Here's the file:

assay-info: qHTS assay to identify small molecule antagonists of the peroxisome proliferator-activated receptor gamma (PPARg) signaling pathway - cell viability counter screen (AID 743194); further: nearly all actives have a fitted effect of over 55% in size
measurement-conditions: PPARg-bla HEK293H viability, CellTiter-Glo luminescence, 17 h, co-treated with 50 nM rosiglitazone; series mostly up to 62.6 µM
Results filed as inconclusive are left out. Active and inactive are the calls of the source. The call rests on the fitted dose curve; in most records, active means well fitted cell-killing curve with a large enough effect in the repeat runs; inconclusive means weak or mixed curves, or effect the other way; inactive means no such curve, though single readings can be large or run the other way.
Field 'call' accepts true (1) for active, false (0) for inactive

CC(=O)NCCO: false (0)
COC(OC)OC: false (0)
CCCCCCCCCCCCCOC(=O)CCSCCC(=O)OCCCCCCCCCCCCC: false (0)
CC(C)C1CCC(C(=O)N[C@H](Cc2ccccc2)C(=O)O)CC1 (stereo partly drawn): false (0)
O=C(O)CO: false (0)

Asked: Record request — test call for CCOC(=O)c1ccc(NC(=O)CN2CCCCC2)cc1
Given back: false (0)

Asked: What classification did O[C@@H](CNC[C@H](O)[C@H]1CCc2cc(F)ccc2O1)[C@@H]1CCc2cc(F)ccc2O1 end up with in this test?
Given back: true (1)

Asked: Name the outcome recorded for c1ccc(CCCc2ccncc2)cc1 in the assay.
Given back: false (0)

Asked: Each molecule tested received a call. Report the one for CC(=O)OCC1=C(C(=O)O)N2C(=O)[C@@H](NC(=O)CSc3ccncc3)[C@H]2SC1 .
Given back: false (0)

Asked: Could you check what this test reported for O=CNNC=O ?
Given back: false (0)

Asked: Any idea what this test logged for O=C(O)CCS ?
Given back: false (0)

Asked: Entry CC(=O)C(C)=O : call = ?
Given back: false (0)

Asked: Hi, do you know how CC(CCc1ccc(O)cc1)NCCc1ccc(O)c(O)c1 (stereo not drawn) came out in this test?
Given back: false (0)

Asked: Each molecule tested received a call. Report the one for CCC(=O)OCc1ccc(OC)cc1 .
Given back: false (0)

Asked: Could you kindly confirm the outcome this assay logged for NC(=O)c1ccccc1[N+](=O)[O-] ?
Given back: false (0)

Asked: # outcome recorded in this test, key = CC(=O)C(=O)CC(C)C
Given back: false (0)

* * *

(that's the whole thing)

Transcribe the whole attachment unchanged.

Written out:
assay-info: qHTS assay to identify small molecule antagonists of the peroxisome proliferator-activated receptor gamma (PPARg) signaling pathway - cell viability counter screen (AID 743194); further: nearly all actives have a fitted effect of over 55% in size
measurement-conditions: PPARg-bla HEK293H viability, CellTiter-Glo luminescence, 17 h, co-treated with 50 nM rosiglitazone; series mostly up to 62.6 µM
Results filed as inconclusive are left out. Active and inactive are the calls of the source. The call rests on the fitted dose curve; in most records, active means well fitted cell-killing curve with a large enough effect in the repeat runs; inconclusive means weak or mixed curves, or effect the other way; inactive means no such curve, though single readings can be large or run the other way.
Field 'call' accepts true (1) for active, false (0) for inactive

CC(=O)NCCO: false (0)
COC(OC)OC: false (0)
CCCCCCCCCCCCCOC(=O)CCSCCC(=O)OCCCCCCCCCCCCC: false (0)
CC(C)C1CCC(C(=O)N[C@H](Cc2ccccc2)C(=O)O)CC1 (stereo partly drawn): false (0)
O=C(O)CO: false (0)

Asked: Record request — test call for CCOC(=O)c1ccc(NC(=O)CN2CCCCC2)cc1
Given back: false (0)

Asked: What classification did O[C@@H](CNC[C@H](O)[C@H]1CCc2cc(F)ccc2O1)[C@@H]1CCc2cc(F)ccc2O1 end up with in this test?
Given back: true (1)

Asked: Name the outcome recorded for c1ccc(CCCc2ccncc2)cc1 in the assay.
Given back: false (0)

Asked: Each molecule tested received a call. Report the one for CC(=O)OCC1=C(C(=O)O)N2C(=O)[C@@H](NC(=O)CSc3ccncc3)[C@H]2SC1 .
Given back: false (0)

Asked: Could you check what this test reported for O=CNNC=O ?
Given back: false (0)

Asked: Any idea what this test logged for O=C(O)CCS ?
Given back: false (0)

Asked: Entry CC(=O)C(C)=O : call = ?
Given back: false (0)

Asked: Hi, do you know how CC(CCc1ccc(O)cc1)NCCc1ccc(O)c(O)c1 (stereo not drawn) came out in this test?
Given back: false (0)

Asked: Each molecule tested received a call. Report the one for CCC(=O)OCc1ccc(OC)cc1 .
Given back: false (0)

Asked: Could you kindly confirm the outcome this assay logged for NC(=O)c1ccccc1[N+](=O)[O-] ?
Given back: false (0)

Asked: # outcome recorded in this test, key = CC(=O)C(=O)CC(C)C
Given back: false (0)

* * *